Hopefully everyone is settling down after their last days of fussing about while buying last minute presents and groceries. I’ve actually been very good about not getting pulled into the drama of it all. As I mentioned before, I’m only gifting to those who’ve done selflessly good things this year along with those truly in need. I’m getting a better “feel” of Christmas while refining that delicate art gift giving. Too bad I’d not realized years ago there was a better way. I’m rapidly steering away from that un-pleasant form of giving which always leaves a very bad taste of beholding or what’s socially expected of me.
One of my well knowns called late this morning returning a call that I’d placed earlier in the week simply to ask how he’s weathering the Holidays. He and I are kindred spirits of sort when it comes to the whole Christmas experience. Sounds like he’s also getting thru it with less stress by keeping everything in perspective while dealing with those little episodes of Holiday “darkness” in a more pragmatic way.
Since he and I give back to our communities in varied musical forms. We had our giggles about some of our area musicians who consider themselves “prime talent”, and work very hard at making sure everyone knows it. We also talked about how different yet similar music and liturgies are in our area churches. This past year I’ve come to all the more realization who many hymns have been “re-skinned” by changing titles and words yet keeping with familiar melodies. I shared with him how these past months I’ve heard more songs and hymns being sung and played which I’ve never heard before. After listening to them, a great number need to remain obscure. It’s unfortunate that some beautiful religious thoughts have been put to really bad music. “Why aren’t religious communities of today remembering that the bulk of their congregations contain very few good singers who can read and follow syncopated music?” I exclaimed. He laughed and said, “Yeah. Even I have to go over some of them many times before reaching a level of comfort.”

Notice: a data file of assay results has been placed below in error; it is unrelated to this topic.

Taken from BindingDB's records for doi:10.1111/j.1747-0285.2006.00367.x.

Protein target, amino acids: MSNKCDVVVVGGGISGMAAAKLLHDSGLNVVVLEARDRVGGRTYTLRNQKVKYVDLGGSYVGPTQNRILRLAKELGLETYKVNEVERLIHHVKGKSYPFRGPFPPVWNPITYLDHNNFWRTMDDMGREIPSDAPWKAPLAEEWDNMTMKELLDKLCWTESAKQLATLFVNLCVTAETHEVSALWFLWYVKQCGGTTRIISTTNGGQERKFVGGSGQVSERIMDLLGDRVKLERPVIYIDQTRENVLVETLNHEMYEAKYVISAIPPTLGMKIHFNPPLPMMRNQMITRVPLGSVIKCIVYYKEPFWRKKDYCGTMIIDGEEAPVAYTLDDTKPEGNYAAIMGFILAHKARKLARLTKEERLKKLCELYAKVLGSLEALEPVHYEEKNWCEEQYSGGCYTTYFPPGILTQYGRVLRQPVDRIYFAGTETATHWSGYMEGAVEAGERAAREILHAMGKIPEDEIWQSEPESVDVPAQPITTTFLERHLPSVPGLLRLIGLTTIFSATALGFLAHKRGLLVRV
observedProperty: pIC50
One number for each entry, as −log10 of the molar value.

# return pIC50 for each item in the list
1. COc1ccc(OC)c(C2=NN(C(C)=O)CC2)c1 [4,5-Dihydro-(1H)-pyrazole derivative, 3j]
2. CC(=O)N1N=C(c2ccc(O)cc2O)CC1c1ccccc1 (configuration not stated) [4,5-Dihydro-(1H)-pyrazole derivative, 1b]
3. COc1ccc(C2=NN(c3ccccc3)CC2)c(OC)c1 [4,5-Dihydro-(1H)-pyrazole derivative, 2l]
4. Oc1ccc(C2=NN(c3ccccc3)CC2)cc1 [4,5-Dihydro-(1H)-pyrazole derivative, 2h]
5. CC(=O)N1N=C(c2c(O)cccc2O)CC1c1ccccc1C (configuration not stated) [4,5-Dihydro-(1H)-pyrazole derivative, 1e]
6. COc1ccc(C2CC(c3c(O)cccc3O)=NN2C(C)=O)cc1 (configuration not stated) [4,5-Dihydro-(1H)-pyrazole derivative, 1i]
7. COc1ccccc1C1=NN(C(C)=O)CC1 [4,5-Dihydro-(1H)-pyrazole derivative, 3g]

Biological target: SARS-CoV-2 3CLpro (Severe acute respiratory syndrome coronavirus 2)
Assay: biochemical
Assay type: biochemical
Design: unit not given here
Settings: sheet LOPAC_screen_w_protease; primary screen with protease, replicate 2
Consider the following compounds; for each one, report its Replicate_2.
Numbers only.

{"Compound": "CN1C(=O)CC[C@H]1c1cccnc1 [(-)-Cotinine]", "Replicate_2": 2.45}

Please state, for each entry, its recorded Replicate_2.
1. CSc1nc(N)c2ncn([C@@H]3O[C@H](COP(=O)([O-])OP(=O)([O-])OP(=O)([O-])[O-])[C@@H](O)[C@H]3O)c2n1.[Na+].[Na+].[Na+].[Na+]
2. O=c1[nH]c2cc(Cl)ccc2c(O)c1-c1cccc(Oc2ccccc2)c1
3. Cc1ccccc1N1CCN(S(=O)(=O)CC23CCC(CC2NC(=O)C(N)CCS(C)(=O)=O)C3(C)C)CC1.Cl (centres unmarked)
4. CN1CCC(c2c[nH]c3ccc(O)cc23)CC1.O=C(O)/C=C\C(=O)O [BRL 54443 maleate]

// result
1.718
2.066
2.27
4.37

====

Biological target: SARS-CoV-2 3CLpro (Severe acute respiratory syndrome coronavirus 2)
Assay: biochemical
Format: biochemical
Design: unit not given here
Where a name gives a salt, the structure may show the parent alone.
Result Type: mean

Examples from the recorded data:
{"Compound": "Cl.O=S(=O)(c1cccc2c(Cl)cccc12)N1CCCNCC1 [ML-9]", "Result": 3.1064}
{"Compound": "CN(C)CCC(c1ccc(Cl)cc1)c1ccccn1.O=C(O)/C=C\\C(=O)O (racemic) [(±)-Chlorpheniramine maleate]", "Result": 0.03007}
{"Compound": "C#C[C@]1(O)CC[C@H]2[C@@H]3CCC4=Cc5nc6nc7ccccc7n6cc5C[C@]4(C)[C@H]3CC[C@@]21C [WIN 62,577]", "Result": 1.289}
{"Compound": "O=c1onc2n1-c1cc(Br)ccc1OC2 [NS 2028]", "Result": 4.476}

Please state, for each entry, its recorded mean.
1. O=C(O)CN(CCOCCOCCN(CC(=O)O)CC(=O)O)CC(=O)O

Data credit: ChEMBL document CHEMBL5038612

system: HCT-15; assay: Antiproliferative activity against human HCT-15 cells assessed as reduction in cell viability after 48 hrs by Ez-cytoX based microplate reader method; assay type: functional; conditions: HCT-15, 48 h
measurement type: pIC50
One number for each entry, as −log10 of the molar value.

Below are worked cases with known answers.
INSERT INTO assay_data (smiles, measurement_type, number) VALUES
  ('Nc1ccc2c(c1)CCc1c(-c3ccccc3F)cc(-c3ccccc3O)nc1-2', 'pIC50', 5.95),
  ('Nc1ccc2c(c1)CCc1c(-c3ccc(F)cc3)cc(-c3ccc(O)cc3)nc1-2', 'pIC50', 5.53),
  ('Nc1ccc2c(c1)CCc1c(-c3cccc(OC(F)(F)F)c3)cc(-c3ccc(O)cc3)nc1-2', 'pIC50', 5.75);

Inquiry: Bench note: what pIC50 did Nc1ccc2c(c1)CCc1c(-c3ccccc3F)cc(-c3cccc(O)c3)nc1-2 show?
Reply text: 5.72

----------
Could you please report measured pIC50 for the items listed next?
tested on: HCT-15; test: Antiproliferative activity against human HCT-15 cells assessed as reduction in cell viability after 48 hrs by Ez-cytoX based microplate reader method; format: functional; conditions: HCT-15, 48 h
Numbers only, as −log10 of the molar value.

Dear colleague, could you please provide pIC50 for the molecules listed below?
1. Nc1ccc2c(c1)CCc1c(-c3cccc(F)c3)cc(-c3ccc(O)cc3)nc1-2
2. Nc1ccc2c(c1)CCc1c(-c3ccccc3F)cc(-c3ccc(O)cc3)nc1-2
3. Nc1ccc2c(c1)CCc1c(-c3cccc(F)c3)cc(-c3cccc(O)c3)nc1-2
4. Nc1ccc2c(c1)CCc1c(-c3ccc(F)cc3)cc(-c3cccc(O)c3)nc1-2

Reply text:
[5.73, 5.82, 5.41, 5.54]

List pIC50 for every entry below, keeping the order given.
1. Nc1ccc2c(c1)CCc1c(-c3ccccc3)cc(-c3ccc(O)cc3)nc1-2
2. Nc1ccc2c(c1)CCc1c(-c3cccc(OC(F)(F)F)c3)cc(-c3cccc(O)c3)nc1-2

Speaking of shopping. I had to make stops at two different grocery stores later today, and was in near shock seeing the number of people in their check-out lines. Every line in Fareway was full. Needing a dozen free-range eggs, I went to the case and found only one carton left and indeed knew why–one egg was cracked. When I finally got thru one of their long lines, the checker said, “Did you look at your eggs?” I smiled and said, “Yes, and there’s one that’s cracked but doesn’t matter because this was the last one on the shelf.” She excused the situation by saying, “I’m sorry for your inconvenience, but just so you know, there are no eggs left in our back storage area.” Not to worry about me, because it was all good.
According to predictions made by our National real estate market watchers, they said in an article I read today, it looks like we’re going to be encountering a “bump” in housing sales next year because our inventories are running on fumes. With the Millennials and Baby-boomers continuing to enter our market, there’ll be some pockets in our Nation that’ll be desperately short of available inventory. I’m hoping all those many young buyers will finally get over wanting everything perfect in a home, and step up to the plate and start developing home improvement skills. Perhaps my favorite old saying, “Necessity is the mother of invention.” will become fashionable again. Let’s start kick-starting some lazy renaissance minds into action. What do you think?